You will mainly be working in our office team (4 part-time staff + 2 ESC volunteers + variable number of interns) which supports the work of the movement. Since CATAPA is a volunteer movement, you will be working in close collaboration with motivated and enthusiastic volunteers.

Possible tasks

Campaigning and Education

  • Organise awareness raising and training activities for a variety of target groups (training days/weekends, documentary screenings, workshops, info evenings, public actions…).
  • Develop educational tools and manuals.
  • Support volunteers and contribute with volunteer management tasks.
  • Participate actively in the Education working group and its activities.
  • Help out with organising our International Speakers Tour: Open Min(e)d.
  • Write, revise and proofread articles, educational tools and reports.
  • Possibility to help with research tasks linked to mining and/or the ICT supply chain.
  • Some administrative tasks related to the daily functioning of our office with the possibility to get an insight in the management of a non-profit organisation.
  • Contribute to the functioning of CATAPA’s movement.
  • Possibility to develop and implement your own projects.


  • Take part in our Changemakers programme
  • Write, review and proofread articles.
  • Assist with creating promotional material for social media and posters.
  • Help with the communication and promotion tasks for events.
  • Contribute in managing our social media channels (Facebook, Instagram,Twitter).
  • Help in keeping our website updated.
  • Participate actively in the Communication working group and its activities.
  • Support volunteers and contribute to volunteer management tasks.
  • Assist in the organisation of various educational activities (International Speakers Tour ‘Open Min(e)d’, training weekends, public actions, info-evenings, documentary screenings…).
  • Some administrative tasks related to the daily functioning of our office with the possibility to get an insight in the management of a non-profit organisation.
  • Develop and implement your own ideas (for activities) into the work of CATAPA.


Campaigning and Education


  • Motivated to work with volunteers
  • Interest in learning about the social and environmental movement and mining issues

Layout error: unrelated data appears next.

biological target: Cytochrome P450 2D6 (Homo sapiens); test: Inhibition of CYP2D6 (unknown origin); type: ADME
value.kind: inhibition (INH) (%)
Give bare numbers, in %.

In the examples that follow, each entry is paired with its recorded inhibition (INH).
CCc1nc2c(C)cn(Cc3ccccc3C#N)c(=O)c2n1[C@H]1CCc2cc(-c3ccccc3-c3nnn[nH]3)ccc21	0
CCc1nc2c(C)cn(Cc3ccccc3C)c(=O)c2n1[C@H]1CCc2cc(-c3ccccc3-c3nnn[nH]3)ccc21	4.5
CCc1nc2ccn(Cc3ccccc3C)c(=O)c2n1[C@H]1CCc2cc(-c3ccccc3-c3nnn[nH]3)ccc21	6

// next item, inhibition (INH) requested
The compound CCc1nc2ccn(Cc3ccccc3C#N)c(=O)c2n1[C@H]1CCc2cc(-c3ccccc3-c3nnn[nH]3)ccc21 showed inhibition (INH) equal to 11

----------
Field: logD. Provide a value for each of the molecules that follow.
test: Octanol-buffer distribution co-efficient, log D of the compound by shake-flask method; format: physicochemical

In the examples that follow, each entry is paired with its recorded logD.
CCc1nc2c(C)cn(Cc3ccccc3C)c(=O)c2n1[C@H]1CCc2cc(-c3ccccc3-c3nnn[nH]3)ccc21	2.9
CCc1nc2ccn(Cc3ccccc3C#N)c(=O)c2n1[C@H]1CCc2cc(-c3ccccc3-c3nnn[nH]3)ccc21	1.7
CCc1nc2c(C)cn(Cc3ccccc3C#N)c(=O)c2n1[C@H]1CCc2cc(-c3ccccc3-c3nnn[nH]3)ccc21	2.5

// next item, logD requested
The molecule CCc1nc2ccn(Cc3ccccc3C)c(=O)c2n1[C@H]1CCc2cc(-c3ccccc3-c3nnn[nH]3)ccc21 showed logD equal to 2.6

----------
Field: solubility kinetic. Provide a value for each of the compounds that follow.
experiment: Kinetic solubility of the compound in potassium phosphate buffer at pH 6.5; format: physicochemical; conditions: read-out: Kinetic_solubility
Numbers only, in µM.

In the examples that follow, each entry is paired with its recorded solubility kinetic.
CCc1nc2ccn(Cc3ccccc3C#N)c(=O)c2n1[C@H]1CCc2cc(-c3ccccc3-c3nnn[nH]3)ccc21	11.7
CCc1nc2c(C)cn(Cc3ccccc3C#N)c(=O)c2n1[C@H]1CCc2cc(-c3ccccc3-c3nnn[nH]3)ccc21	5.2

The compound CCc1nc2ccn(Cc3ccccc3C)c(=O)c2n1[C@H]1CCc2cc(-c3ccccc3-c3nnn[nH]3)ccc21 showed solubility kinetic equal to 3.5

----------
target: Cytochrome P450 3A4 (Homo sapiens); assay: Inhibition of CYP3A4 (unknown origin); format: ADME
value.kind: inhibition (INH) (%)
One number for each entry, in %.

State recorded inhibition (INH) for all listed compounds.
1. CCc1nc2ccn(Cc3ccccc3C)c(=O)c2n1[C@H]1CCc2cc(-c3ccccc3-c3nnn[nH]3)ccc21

• Good command of English
  • Independent, proactive worker
  • Good communication skills
  • Will to contribute to positive change in the world we live in
  • Team player with a flexible attitude and plenty of humour
  • Age: below 31 years


  • Knowledge/experience on or interest to learn about:
    • Developing educational material (e.g. workshops)
    • Organizing educational events
    • Volunteer management
    • Circular and degrowth economy, environmental movements and/or international development
    • Implementation and coordination of campaigns
  • Good knowledge of Dutch and/or Spanish



  • Interest in learning about the social and environmental movement and mining issues
  • Good command of English
  • Independent, proactive worker
  • Motivated to work with volunteers
  • Good communication skills
  • Will to contribute to positive change in the world we live in
  • Team player with a flexible attitude and plenty of humour
  • Age: below 31 years


  • Knowledge/experience on or interest to learn about:
    • Circular and degrowth economy, environmental movements and/or international development
    • Volunteer management
    • Communication strategies
    • Design and layouting
    • Managing social media and websites
  • Good knowledge of Dutch and/or Spanish

What do we offer?

  • A warm welcome in our horizontally organized movement with plenty of learning opportunities and new connections
  • A young, motivated team of employees and volunteers
  • A monthly fee of 750 Euros to cover accommodation and daily expenses
  • Reimbursement of travel expenses from the country of origin and back, at the end of your volunteer placement (limited amount)